Jody is in his forties and runs a map store. Not one for the outside world, he stays in his store all the time. His friend, Carl is in his late thirties and has been bringing chairs of dead friends into Jody's store and leaving them there. When Jody needs to take an AIDS test, Carl tries to convince him it is not only okay to leave the store but also that he must take responsibility for his life. If he doesn't, he will join the set of chairs that Carl has taken great pains to place in the right spots around the store. Through their interaction, the two realize how grateful they are to have such a strong lasting friendship. Jody finally leaves the map store to take his HIV test and returns to find Carl sitting in a chair of his own. With this gesture, we know that Carl has joined the many of their friends who have died, but now Jody must take Carl's place as the caretaker. This compassionate play reveals friendship and fear in the age of AIDS.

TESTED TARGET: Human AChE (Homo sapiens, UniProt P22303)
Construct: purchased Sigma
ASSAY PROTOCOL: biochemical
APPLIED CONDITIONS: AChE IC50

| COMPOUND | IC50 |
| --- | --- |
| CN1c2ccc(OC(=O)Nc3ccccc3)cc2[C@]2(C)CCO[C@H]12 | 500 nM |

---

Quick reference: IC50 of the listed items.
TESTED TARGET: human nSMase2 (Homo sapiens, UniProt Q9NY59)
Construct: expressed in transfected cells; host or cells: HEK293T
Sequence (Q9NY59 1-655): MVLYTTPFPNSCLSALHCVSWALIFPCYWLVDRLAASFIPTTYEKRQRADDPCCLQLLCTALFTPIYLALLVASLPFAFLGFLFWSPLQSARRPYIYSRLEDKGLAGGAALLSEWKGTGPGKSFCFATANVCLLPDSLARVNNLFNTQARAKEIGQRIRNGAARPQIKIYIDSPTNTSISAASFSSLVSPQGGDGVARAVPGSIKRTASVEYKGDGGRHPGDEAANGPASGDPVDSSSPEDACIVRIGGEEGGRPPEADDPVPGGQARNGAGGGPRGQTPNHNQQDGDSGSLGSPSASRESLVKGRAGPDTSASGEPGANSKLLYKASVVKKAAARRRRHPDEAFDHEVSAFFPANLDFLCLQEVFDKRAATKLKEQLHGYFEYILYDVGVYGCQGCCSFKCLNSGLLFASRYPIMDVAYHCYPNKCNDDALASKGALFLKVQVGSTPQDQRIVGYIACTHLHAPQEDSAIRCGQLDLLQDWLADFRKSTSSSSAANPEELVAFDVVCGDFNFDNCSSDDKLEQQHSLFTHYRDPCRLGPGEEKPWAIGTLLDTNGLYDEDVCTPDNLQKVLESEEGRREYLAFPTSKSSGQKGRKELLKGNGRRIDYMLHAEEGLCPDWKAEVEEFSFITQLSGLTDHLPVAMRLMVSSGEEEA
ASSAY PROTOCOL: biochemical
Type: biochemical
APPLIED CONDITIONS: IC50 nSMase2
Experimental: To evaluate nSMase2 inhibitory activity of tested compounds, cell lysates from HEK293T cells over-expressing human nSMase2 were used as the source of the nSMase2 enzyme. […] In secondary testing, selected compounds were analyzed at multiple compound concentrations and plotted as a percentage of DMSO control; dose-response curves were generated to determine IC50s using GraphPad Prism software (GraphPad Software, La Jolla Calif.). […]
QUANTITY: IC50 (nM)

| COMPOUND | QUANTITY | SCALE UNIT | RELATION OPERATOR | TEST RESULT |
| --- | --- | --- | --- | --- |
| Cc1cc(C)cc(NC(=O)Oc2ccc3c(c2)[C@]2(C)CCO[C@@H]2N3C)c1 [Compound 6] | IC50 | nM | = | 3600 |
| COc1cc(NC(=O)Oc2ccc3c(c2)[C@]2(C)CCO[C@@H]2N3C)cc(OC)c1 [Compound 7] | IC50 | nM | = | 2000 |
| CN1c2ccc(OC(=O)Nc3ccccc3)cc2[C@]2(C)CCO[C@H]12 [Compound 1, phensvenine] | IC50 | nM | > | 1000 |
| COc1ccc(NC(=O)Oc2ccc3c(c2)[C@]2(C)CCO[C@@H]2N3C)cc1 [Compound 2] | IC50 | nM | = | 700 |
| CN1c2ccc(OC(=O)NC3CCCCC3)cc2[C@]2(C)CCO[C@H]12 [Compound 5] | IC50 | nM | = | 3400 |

"Dietz owns all the tools of a crackerjack writer." —NY Newsday.
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